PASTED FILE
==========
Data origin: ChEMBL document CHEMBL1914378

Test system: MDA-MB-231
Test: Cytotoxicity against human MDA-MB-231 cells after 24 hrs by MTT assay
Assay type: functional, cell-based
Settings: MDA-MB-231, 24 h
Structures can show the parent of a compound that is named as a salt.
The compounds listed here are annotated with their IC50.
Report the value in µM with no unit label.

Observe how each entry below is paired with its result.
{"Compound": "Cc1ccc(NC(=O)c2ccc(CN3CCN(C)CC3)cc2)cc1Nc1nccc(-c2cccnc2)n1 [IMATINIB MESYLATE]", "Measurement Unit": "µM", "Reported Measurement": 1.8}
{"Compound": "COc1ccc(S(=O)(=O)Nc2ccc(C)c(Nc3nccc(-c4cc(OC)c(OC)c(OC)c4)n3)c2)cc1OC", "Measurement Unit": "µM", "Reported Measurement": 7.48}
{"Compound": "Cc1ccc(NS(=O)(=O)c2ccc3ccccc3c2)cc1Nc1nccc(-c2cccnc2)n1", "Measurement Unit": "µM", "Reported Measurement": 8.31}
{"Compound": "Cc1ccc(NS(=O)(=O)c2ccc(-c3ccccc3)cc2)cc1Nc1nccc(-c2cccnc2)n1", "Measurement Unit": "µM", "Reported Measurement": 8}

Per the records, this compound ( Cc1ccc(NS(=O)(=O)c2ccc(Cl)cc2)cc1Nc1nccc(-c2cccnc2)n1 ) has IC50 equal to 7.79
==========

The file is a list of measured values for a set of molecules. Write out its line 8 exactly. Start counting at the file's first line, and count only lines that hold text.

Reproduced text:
Report the value in µM with no unit label.